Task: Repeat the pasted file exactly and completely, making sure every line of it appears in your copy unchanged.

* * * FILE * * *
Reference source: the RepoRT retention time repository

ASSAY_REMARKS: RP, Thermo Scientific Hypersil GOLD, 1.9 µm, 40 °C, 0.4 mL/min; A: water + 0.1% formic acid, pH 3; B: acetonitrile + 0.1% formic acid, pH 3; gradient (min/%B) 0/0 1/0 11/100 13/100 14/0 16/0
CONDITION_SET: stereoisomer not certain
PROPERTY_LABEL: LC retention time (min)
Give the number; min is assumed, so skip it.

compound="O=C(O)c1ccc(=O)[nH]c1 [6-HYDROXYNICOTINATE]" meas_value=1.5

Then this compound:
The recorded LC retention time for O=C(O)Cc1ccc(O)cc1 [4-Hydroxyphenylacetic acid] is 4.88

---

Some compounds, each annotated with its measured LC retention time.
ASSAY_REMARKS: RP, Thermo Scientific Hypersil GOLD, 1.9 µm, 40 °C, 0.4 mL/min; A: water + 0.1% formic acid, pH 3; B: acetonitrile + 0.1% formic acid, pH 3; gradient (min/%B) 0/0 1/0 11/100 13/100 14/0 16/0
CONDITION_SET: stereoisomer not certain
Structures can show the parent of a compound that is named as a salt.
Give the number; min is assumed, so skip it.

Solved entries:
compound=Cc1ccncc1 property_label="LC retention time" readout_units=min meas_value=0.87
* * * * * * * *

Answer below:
Reference source: the RepoRT retention time repository

ASSAY_REMARKS: RP, Thermo Scientific Hypersil GOLD, 1.9 µm, 40 °C, 0.4 mL/min; A: water + 0.1% formic acid, pH 3; B: acetonitrile + 0.1% formic acid, pH 3; gradient (min/%B) 0/0 1/0 11/100 13/100 14/0 16/0
CONDITION_SET: stereoisomer not certain
PROPERTY_LABEL: LC retention time (min)
Give the number; min is assumed, so skip it.

compound="O=C(O)c1ccc(=O)[nH]c1 [6-HYDROXYNICOTINATE]" meas_value=1.5

Then this compound:
The recorded LC retention time for O=C(O)Cc1ccc(O)cc1 [4-Hydroxyphenylacetic acid] is 4.88

---

Some compounds, each annotated with its measured LC retention time.
ASSAY_REMARKS: RP, Thermo Scientific Hypersil GOLD, 1.9 µm, 40 °C, 0.4 mL/min; A: water + 0.1% formic acid, pH 3; B: acetonitrile + 0.1% formic acid, pH 3; gradient (min/%B) 0/0 1/0 11/100 13/100 14/0 16/0
CONDITION_SET: stereoisomer not certain
Structures can show the parent of a compound that is named as a salt.
Give the number; min is assumed, so skip it.

Solved entries:
compound=Cc1ccncc1 property_label="LC retention time" readout_units=min meas_value=0.87